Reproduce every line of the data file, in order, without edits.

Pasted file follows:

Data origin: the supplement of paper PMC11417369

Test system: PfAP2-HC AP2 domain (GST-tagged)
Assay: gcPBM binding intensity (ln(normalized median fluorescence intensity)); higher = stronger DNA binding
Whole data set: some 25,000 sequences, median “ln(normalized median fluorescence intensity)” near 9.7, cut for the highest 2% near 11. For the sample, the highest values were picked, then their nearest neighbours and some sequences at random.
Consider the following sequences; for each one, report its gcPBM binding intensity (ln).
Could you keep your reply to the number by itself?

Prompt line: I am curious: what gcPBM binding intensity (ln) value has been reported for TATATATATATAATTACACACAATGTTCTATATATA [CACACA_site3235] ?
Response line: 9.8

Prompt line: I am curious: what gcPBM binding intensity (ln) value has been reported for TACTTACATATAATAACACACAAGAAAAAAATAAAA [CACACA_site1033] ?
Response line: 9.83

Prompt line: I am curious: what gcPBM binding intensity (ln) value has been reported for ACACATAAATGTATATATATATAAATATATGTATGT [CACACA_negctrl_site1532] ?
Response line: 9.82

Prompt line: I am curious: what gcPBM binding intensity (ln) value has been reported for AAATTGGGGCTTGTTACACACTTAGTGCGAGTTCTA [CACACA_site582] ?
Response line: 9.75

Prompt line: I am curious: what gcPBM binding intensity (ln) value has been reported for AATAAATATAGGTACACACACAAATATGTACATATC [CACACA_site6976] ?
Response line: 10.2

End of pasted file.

Data origin: the supplement of paper PMC11417369

Test system: PfAP2-HC AP2 domain (GST-tagged)
Assay: gcPBM binding intensity (ln(normalized median fluorescence intensity)); higher = stronger DNA binding
Whole data set: some 25,000 sequences, median “ln(normalized median fluorescence intensity)” near 9.7, cut for the highest 2% near 11. For the sample, the highest values were picked, then their nearest neighbours and some sequences at random.
Consider the following sequences; for each one, report its gcPBM binding intensity (ln).
Could you keep your reply to the number by itself?

Prompt line: I am curious: what gcPBM binding intensity (ln) value has been reported for TATATATATATAATTACACACAATGTTCTATATATA [CACACA_site3235] ?
Response line: 9.8

Prompt line: I am curious: what gcPBM binding intensity (ln) value has been reported for TACTTACATATAATAACACACAAGAAAAAAATAAAA [CACACA_site1033] ?
Response line: 9.83

Prompt line: I am curious: what gcPBM binding intensity (ln) value has been reported for ACACATAAATGTATATATATATAAATATATGTATGT [CACACA_negctrl_site1532] ?
Response line: 9.82

Prompt line: I am curious: what gcPBM binding intensity (ln) value has been reported for AAATTGGGGCTTGTTACACACTTAGTGCGAGTTCTA [CACACA_site582] ?
Response line: 9.75

Prompt line: I am curious: what gcPBM binding intensity (ln) value has been reported for AATAAATATAGGTACACACACAAATATGTACATATC [CACACA_site6976] ?
Response line: 10.2